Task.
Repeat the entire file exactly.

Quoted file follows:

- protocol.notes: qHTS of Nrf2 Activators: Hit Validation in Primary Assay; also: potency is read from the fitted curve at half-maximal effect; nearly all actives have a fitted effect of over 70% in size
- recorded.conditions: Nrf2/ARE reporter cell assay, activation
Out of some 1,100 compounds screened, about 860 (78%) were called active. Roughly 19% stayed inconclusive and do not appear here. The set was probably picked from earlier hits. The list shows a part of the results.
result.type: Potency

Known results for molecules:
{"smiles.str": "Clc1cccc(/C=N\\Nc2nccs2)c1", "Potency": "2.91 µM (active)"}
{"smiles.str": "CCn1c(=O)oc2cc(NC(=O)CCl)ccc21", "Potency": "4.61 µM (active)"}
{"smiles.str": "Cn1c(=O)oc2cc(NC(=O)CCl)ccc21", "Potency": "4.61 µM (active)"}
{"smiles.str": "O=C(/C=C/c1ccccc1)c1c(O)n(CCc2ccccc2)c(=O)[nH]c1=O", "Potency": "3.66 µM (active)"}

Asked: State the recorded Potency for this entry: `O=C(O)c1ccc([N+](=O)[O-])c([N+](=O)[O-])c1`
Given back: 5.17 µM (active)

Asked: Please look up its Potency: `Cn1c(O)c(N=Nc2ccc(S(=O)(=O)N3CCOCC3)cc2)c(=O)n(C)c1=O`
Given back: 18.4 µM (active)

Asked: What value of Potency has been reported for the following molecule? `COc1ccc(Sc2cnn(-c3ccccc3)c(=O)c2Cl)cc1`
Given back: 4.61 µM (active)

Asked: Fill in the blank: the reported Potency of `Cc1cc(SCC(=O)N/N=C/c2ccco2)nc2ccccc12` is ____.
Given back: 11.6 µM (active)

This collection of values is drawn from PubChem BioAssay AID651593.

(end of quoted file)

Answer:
- protocol.notes: qHTS of Nrf2 Activators: Hit Validation in Primary Assay; also: potency is read from the fitted curve at half-maximal effect; nearly all actives have a fitted effect of over 70% in size
- recorded.conditions: Nrf2/ARE reporter cell assay, activation
Out of some 1,100 compounds screened, about 860 (78%) were called active. Roughly 19% stayed inconclusive and do not appear here. The set was probably picked from earlier hits. The list shows a part of the results.
result.type: Potency

Known results for molecules:
{"smiles.str": "Clc1cccc(/C=N\\Nc2nccs2)c1", "Potency": "2.91 µM (active)"}
{"smiles.str": "CCn1c(=O)oc2cc(NC(=O)CCl)ccc21", "Potency": "4.61 µM (active)"}
{"smiles.str": "Cn1c(=O)oc2cc(NC(=O)CCl)ccc21", "Potency": "4.61 µM (active)"}
{"smiles.str": "O=C(/C=C/c1ccccc1)c1c(O)n(CCc2ccccc2)c(=O)[nH]c1=O", "Potency": "3.66 µM (active)"}

Asked: State the recorded Potency for this entry: `O=C(O)c1ccc([N+](=O)[O-])c([N+](=O)[O-])c1`
Given back: 5.17 µM (active)

Asked: Please look up its Potency: `Cn1c(O)c(N=Nc2ccc(S(=O)(=O)N3CCOCC3)cc2)c(=O)n(C)c1=O`
Given back: 18.4 µM (active)

Asked: What value of Potency has been reported for the following molecule? `COc1ccc(Sc2cnn(-c3ccccc3)c(=O)c2Cl)cc1`
Given back: 4.61 µM (active)

Asked: Fill in the blank: the reported Potency of `Cc1cc(SCC(=O)N/N=C/c2ccco2)nc2ccccc12` is ____.
Given back: 11.6 µM (active)

This collection of values is drawn from PubChem BioAssay AID651593.